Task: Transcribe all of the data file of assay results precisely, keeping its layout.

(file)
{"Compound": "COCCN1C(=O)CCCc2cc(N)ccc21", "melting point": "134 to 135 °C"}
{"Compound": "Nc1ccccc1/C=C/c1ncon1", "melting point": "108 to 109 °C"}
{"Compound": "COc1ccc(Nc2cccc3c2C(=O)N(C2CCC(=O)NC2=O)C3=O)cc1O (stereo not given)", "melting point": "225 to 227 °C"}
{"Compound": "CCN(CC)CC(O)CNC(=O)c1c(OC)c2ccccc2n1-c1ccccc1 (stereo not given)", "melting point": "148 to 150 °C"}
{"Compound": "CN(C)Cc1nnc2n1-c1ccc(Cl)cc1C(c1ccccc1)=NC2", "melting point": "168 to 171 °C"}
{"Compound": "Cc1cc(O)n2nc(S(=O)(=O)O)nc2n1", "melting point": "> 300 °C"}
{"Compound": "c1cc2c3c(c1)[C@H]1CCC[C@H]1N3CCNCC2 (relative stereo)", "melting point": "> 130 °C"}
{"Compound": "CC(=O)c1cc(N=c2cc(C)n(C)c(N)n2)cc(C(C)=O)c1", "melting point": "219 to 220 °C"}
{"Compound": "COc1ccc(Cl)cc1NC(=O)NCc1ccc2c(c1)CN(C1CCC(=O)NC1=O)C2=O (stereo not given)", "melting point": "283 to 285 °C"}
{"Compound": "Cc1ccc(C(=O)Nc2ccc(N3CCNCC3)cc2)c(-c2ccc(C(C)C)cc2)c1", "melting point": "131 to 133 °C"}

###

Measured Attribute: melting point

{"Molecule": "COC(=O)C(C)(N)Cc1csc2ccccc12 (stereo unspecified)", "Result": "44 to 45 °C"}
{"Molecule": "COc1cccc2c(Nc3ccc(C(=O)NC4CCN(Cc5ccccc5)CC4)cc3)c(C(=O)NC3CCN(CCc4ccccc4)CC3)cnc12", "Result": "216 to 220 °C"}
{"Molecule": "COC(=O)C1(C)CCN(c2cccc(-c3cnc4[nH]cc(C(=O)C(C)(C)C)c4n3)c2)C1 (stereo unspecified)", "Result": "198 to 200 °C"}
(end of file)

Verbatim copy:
{"Compound": "COCCN1C(=O)CCCc2cc(N)ccc21", "melting point": "134 to 135 °C"}
{"Compound": "Nc1ccccc1/C=C/c1ncon1", "melting point": "108 to 109 °C"}
{"Compound": "COc1ccc(Nc2cccc3c2C(=O)N(C2CCC(=O)NC2=O)C3=O)cc1O (stereo not given)", "melting point": "225 to 227 °C"}
{"Compound": "CCN(CC)CC(O)CNC(=O)c1c(OC)c2ccccc2n1-c1ccccc1 (stereo not given)", "melting point": "148 to 150 °C"}
{"Compound": "CN(C)Cc1nnc2n1-c1ccc(Cl)cc1C(c1ccccc1)=NC2", "melting point": "168 to 171 °C"}
{"Compound": "Cc1cc(O)n2nc(S(=O)(=O)O)nc2n1", "melting point": "> 300 °C"}
{"Compound": "c1cc2c3c(c1)[C@H]1CCC[C@H]1N3CCNCC2 (relative stereo)", "melting point": "> 130 °C"}
{"Compound": "CC(=O)c1cc(N=c2cc(C)n(C)c(N)n2)cc(C(C)=O)c1", "melting point": "219 to 220 °C"}
{"Compound": "COc1ccc(Cl)cc1NC(=O)NCc1ccc2c(c1)CN(C1CCC(=O)NC1=O)C2=O (stereo not given)", "melting point": "283 to 285 °C"}
{"Compound": "Cc1ccc(C(=O)Nc2ccc(N3CCNCC3)cc2)c(-c2ccc(C(C)C)cc2)c1", "melting point": "131 to 133 °C"}

###

Measured Attribute: melting point

{"Molecule": "COC(=O)C(C)(N)Cc1csc2ccccc12 (stereo unspecified)", "Result": "44 to 45 °C"}
{"Molecule": "COc1cccc2c(Nc3ccc(C(=O)NC4CCN(Cc5ccccc5)CC4)cc3)c(C(=O)NC3CCN(CCc4ccccc4)CC3)cnc12", "Result": "216 to 220 °C"}
{"Molecule": "COC(=O)C1(C)CCN(c2cccc(-c3cnc4[nH]cc(C(=O)C(C)(C)C)c4n3)c2)C1 (stereo unspecified)", "Result": "198 to 200 °C"}